Gaming Tests: Civilization 6

Originally penned by Sid Meier and his team, the Civilization series of turn-based strategy games are a cult classic, and many an excuse for an all-nighter trying to get Gandhi to declare war on you due to an integer underflow. Truth be told I never actually played the first version, but I have played every edition from the second to the sixth, including the fourth as voiced by the late Leonard Nimoy, and it a game that is easy to pick up, but hard to master.

Benchmarking Civilization has always been somewhat of an oxymoron – for a turn based strategy game, the frame rate is not necessarily the important thing here and even in the right mood, something as low as 5 frames per second can be enough. With Civilization 6 however, Firaxis went hardcore on visual fidelity, trying to pull you into the game. As a result, Civilization can taxing on graphics and CPUs as we crank up the details, especially in DirectX 12.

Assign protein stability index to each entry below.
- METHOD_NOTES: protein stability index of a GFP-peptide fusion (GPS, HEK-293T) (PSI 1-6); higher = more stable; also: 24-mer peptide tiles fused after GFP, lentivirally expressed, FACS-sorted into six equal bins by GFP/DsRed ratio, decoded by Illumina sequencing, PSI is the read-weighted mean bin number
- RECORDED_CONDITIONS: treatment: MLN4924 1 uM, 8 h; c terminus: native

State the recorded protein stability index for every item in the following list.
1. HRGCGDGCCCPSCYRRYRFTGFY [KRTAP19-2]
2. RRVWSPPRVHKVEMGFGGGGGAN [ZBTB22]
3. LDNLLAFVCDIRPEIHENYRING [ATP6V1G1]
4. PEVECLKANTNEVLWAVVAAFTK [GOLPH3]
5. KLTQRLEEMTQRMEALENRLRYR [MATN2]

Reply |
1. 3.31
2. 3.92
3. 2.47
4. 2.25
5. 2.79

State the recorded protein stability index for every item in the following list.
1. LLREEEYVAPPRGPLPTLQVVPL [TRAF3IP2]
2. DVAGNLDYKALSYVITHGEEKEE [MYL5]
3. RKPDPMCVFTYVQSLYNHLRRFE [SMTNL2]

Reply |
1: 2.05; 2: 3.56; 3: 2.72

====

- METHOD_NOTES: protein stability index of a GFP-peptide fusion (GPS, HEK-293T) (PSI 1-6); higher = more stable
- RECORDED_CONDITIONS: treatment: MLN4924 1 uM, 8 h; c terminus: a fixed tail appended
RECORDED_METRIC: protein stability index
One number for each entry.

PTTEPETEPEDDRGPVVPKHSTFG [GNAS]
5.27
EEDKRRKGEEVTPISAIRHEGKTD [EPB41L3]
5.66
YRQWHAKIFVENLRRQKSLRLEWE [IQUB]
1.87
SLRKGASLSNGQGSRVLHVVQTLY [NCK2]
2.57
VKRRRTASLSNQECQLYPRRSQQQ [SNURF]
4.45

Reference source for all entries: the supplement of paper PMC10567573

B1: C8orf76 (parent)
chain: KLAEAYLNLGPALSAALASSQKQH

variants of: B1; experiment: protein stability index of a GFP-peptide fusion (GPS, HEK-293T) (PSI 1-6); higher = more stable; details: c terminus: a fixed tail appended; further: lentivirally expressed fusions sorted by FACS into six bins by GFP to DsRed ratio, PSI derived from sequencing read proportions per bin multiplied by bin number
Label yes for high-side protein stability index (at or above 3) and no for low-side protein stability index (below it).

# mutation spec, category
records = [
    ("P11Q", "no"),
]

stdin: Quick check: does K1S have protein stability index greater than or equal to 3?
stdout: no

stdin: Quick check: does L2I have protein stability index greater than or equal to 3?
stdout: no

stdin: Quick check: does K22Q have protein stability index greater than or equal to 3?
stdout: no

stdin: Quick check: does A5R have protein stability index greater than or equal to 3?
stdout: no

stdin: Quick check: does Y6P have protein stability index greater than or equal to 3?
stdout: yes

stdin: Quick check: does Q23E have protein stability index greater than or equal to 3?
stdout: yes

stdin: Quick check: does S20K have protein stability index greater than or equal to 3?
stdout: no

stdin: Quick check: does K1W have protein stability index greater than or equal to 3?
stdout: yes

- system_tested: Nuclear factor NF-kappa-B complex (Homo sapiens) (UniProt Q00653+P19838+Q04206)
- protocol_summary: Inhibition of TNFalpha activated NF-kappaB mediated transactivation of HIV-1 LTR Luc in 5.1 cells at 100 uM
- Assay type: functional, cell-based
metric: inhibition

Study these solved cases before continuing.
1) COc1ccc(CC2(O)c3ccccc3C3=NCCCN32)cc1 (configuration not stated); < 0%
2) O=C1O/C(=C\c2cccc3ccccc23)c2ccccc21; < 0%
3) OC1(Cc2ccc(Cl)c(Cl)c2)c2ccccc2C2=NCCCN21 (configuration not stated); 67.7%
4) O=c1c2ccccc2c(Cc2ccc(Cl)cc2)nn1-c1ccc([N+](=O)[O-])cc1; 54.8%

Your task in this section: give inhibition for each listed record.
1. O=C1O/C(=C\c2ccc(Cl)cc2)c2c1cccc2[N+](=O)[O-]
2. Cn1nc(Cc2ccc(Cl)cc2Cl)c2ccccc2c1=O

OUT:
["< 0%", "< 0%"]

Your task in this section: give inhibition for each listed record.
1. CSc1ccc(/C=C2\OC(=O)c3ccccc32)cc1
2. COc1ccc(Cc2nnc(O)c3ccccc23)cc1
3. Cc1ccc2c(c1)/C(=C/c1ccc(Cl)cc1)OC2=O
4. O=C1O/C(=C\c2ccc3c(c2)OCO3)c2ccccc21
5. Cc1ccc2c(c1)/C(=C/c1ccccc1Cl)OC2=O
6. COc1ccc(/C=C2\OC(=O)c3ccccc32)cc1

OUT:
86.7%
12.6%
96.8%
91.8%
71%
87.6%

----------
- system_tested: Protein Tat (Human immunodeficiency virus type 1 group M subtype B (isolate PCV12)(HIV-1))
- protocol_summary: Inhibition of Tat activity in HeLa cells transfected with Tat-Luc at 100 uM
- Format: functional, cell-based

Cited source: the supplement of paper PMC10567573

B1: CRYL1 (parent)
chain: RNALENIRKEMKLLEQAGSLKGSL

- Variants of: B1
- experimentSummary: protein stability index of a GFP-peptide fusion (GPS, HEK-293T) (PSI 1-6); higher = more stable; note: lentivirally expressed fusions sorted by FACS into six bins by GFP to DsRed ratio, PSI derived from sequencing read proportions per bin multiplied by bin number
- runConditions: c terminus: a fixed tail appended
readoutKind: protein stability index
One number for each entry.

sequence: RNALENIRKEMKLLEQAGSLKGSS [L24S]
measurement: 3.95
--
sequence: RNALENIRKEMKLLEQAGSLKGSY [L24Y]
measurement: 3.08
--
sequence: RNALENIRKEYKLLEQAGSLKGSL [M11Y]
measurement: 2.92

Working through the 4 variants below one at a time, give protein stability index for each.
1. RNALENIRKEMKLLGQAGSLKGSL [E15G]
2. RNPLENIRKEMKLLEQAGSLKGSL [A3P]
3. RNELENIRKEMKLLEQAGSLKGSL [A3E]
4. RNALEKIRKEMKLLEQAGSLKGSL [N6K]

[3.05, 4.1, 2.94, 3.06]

For this benchmark, we are using the following settings:

  • 480p Low, 1440p Low, 4K Low, 1080p Max

For automation, Firaxis supports the in-game automated benchmark from the command line, and output a results file with frame times. We do as many runs within 10 minutes per resolution/setting combination, and then take averages and percentiles.

AnandTech Low Resolution
Low Quality
Medium Resolution
Low Quality
High Resolution
Low Quality
Medium Resolution
Max Quality
Average FPS
95th Percentile

All of our benchmark results can also be found in our benchmark engine, Bench.

 

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  • jakky567 - Tuesday, November 24, 2020 - link

    Total system, I think the 5950x should be more popular. That being said, the 5900x is still great. Reply